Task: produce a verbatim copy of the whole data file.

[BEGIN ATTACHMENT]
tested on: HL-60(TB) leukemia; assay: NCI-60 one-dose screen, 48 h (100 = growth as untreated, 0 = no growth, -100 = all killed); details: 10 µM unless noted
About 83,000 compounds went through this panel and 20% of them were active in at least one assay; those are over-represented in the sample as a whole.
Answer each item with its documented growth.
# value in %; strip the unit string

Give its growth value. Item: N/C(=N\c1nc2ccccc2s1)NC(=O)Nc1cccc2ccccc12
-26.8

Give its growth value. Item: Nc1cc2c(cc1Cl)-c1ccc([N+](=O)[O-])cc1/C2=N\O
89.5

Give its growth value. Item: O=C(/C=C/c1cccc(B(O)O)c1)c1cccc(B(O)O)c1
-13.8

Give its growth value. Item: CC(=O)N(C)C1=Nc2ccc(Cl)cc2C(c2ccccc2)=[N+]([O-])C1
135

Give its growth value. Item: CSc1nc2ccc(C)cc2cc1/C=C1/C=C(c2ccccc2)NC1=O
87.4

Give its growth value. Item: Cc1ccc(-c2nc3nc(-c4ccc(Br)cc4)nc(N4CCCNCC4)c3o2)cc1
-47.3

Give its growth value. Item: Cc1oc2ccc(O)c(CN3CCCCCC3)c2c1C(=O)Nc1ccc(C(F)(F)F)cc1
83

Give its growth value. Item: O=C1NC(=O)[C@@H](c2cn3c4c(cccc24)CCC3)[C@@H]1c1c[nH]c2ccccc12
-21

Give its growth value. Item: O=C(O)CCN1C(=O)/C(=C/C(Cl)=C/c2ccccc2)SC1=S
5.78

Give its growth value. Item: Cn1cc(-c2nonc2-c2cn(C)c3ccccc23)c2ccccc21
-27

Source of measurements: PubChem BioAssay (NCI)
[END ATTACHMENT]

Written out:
tested on: HL-60(TB) leukemia; assay: NCI-60 one-dose screen, 48 h (100 = growth as untreated, 0 = no growth, -100 = all killed); details: 10 µM unless noted
About 83,000 compounds went through this panel and 20% of them were active in at least one assay; those are over-represented in the sample as a whole.
Answer each item with its documented growth.
# value in %; strip the unit string

Give its growth value. Item: N/C(=N\c1nc2ccccc2s1)NC(=O)Nc1cccc2ccccc12
-26.8

Give its growth value. Item: Nc1cc2c(cc1Cl)-c1ccc([N+](=O)[O-])cc1/C2=N\O
89.5

Give its growth value. Item: O=C(/C=C/c1cccc(B(O)O)c1)c1cccc(B(O)O)c1
-13.8

Give its growth value. Item: CC(=O)N(C)C1=Nc2ccc(Cl)cc2C(c2ccccc2)=[N+]([O-])C1
135

Give its growth value. Item: CSc1nc2ccc(C)cc2cc1/C=C1/C=C(c2ccccc2)NC1=O
87.4

Give its growth value. Item: Cc1ccc(-c2nc3nc(-c4ccc(Br)cc4)nc(N4CCCNCC4)c3o2)cc1
-47.3

Give its growth value. Item: Cc1oc2ccc(O)c(CN3CCCCCC3)c2c1C(=O)Nc1ccc(C(F)(F)F)cc1
83

Give its growth value. Item: O=C1NC(=O)[C@@H](c2cn3c4c(cccc24)CCC3)[C@@H]1c1c[nH]c2ccccc12
-21

Give its growth value. Item: O=C(O)CCN1C(=O)/C(=C/C(Cl)=C/c2ccccc2)SC1=S
5.78

Give its growth value. Item: Cn1cc(-c2nonc2-c2cn(C)c3ccccc23)c2ccccc21
-27

Source of measurements: PubChem BioAssay (NCI)